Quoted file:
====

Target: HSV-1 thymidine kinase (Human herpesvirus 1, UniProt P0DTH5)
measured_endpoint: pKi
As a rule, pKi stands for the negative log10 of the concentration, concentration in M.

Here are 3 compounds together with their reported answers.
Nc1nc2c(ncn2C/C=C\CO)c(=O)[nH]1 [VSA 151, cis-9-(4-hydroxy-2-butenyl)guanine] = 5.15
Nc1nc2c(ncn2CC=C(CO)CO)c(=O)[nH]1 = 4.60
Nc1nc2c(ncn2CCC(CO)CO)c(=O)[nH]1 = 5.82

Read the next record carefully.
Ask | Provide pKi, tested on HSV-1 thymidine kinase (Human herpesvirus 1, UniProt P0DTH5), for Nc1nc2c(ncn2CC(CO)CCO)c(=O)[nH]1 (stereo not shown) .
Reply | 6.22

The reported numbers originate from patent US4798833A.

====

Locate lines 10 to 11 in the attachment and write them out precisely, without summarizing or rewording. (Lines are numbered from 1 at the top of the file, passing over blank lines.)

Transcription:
Reply | 6.22

The reported numbers originate from patent US4798833A.